On the sail here I went past three whisky distillery’s in a row, each one of them I could have anchored in front of, but decided not to. Now I wished I had, as I made the trek along the road for a visit. I don’t have a particularly refined whisky palate, the stuff is so damn expensive I can’t afford to drink enough to figure out which one I like best. But you’re not a real man unless you have a favourite single malt, so with that in mind I went along to the Lagavulin distillery to see how much a bottle cost. £57 pounds for the standard one as it turns out. Bugger that. This is why I favour the second cheapest bottle out of Lidl (£14, but a *sniff* blended whisky). Turns out though, that the Lidl’s budget bottle won a “world’s best” award! Of course I mentioned none of this to the people in the distillery, but made sure to get myself one of the complimentary drams and retreat to the “reading room”.

Both the whisky and the reading room were better than expected – and totally free!

There were some interesting books to peruse while I nursed my dram of whisky as long as was reasonable. One book on Canna had a pretty good take on the prison/castle/thing that I had climbed up.

Yep – just like that it was.

It was a long walk back to the boat, but what a stunning day it was. It was going to be foul weather the next day, but it was hard to believe on a day like this. I had to remind myself of the adage “the calm before the storm”.

I only take photos of good weather.
Quaint little natural harbour.

Sure enough, the next day it was foul, so I spent most of it indoors, typing these blog posts and enjoying the shower. I was a bit concerned by the long term forecast as it looked like the foul weather was going to continue for 4 days, and I really didn’t want to spend that time tied up to a pontoon, as I’d rack up quite a bill. Luckily, the weather eased up for the morning of one of those days so I seized the opportunity and headed south for Rathlin Island, just off the northern coast of Northern Ireland. It was a fairly drab journey done mostly on the engine. There was some pretty impressive swell ruling through, and with the huge tidal currents to be found around here, I had to point the boat considerably further to the side of where I actually wanted to go.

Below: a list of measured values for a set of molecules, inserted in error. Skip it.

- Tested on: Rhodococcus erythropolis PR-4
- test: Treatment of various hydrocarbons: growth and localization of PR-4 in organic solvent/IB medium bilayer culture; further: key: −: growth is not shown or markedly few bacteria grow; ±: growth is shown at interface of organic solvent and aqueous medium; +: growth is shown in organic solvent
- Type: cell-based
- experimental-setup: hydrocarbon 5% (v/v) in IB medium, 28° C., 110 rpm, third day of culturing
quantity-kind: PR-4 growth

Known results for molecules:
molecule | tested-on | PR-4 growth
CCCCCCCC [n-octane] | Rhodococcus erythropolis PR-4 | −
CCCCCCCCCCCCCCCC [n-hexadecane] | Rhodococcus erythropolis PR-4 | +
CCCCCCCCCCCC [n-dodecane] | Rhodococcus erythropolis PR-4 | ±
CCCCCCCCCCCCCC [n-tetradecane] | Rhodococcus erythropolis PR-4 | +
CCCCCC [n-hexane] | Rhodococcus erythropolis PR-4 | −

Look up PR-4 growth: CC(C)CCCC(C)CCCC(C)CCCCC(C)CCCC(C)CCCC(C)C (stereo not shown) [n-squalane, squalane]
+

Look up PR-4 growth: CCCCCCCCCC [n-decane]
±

The strange rocks of Rathlin Island.

Eventually I got round to the southern side of the island where the shelter was, admiring the scenery on the way. According to the almanac, there is a spot to anchor inside the outer breakwaters of the harbour here. When I arrived, I floated around a bit scratching my head in puzzlement as I tried to figure out where it was, cause there seemed to be a great big ferry in the way. It turns out, that the almanac either wasn’t updated very well, or they build new ferry terminals real quick in these parts. Either way, the spot I wanted to anchor in was occupied, so there was nothing for it but to take up another pontoon berth. I pondered how my bank balance was doing as I secured the warps. The main reason I had made the dash here was to avoid racking up bills in Islay, but here I was again on another pontoon, and it was even more expensive here! Well there wasn’t much for it, the weather was coming in, and I’d have to stay put for a couple of days.

Some pretty impressive cliffs around here.
And the tattie scones are square!

I spent my time here walking around the clifftops, having a few pints in the pub, and sheltering from the weather. I was treated to a pretty impressive aerial display by a pair of peregrine falcons, and looked for choughs, but didn’t find any. I also watched the ferocious overfalls that form around the island when the tide is running, and made sure to carefully work out when I would leave so as to not get caught in the whirlpool of Slough-na-more.